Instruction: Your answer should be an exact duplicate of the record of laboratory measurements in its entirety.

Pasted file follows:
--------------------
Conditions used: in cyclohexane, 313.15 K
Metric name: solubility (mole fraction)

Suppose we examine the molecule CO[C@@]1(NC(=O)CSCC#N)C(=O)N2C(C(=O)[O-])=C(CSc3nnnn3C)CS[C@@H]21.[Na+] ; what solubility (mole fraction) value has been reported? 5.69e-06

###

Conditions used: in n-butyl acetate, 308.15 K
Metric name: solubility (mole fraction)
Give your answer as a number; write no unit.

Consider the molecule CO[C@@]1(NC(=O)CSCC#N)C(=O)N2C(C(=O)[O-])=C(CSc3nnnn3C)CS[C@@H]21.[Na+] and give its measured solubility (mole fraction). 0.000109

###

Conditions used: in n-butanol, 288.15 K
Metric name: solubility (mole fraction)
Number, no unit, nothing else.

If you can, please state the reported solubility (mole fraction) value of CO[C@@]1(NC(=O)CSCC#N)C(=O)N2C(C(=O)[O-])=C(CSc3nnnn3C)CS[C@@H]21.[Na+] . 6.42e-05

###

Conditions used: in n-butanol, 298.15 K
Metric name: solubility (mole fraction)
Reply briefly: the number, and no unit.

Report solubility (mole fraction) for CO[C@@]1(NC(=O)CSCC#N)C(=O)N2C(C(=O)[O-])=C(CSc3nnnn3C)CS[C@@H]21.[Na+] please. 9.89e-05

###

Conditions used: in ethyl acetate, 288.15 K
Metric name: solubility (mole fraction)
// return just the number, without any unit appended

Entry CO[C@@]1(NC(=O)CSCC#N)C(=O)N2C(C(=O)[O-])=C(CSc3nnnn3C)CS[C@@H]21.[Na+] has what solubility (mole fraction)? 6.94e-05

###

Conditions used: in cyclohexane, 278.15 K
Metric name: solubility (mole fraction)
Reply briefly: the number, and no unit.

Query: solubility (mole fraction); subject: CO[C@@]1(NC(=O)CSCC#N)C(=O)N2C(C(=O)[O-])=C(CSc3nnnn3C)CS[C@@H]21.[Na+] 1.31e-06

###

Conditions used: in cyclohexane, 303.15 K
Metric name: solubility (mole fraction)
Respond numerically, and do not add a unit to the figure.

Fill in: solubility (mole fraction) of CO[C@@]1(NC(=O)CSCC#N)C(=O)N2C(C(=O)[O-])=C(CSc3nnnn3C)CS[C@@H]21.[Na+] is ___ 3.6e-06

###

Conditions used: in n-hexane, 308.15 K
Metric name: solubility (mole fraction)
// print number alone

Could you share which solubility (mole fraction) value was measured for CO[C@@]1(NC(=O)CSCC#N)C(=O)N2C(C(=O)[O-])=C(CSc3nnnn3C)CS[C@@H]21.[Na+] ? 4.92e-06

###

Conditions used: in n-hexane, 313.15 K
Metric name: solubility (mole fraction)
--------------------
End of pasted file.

Conditions used: in cyclohexane, 313.15 K
Metric name: solubility (mole fraction)

Suppose we examine the molecule CO[C@@]1(NC(=O)CSCC#N)C(=O)N2C(C(=O)[O-])=C(CSc3nnnn3C)CS[C@@H]21.[Na+] ; what solubility (mole fraction) value has been reported? 5.69e-06

###

Conditions used: in n-butyl acetate, 308.15 K
Metric name: solubility (mole fraction)
Give your answer as a number; write no unit.

Consider the molecule CO[C@@]1(NC(=O)CSCC#N)C(=O)N2C(C(=O)[O-])=C(CSc3nnnn3C)CS[C@@H]21.[Na+] and give its measured solubility (mole fraction). 0.000109

###

Conditions used: in n-butanol, 288.15 K
Metric name: solubility (mole fraction)
Number, no unit, nothing else.

If you can, please state the reported solubility (mole fraction) value of CO[C@@]1(NC(=O)CSCC#N)C(=O)N2C(C(=O)[O-])=C(CSc3nnnn3C)CS[C@@H]21.[Na+] . 6.42e-05

###

Conditions used: in n-butanol, 298.15 K
Metric name: solubility (mole fraction)
Reply briefly: the number, and no unit.

Report solubility (mole fraction) for CO[C@@]1(NC(=O)CSCC#N)C(=O)N2C(C(=O)[O-])=C(CSc3nnnn3C)CS[C@@H]21.[Na+] please. 9.89e-05

###

Conditions used: in ethyl acetate, 288.15 K
Metric name: solubility (mole fraction)
// return just the number, without any unit appended

Entry CO[C@@]1(NC(=O)CSCC#N)C(=O)N2C(C(=O)[O-])=C(CSc3nnnn3C)CS[C@@H]21.[Na+] has what solubility (mole fraction)? 6.94e-05

###

Conditions used: in cyclohexane, 278.15 K
Metric name: solubility (mole fraction)
Reply briefly: the number, and no unit.

Query: solubility (mole fraction); subject: CO[C@@]1(NC(=O)CSCC#N)C(=O)N2C(C(=O)[O-])=C(CSc3nnnn3C)CS[C@@H]21.[Na+] 1.31e-06

###

Conditions used: in cyclohexane, 303.15 K
Metric name: solubility (mole fraction)
Respond numerically, and do not add a unit to the figure.

Fill in: solubility (mole fraction) of CO[C@@]1(NC(=O)CSCC#N)C(=O)N2C(C(=O)[O-])=C(CSc3nnnn3C)CS[C@@H]21.[Na+] is ___ 3.6e-06

###

Conditions used: in n-hexane, 308.15 K
Metric name: solubility (mole fraction)
// print number alone

Could you share which solubility (mole fraction) value was measured for CO[C@@]1(NC(=O)CSCC#N)C(=O)N2C(C(=O)[O-])=C(CSc3nnnn3C)CS[C@@H]21.[Na+] ? 4.92e-06

###

Conditions used: in n-hexane, 313.15 K
Metric name: solubility (mole fraction)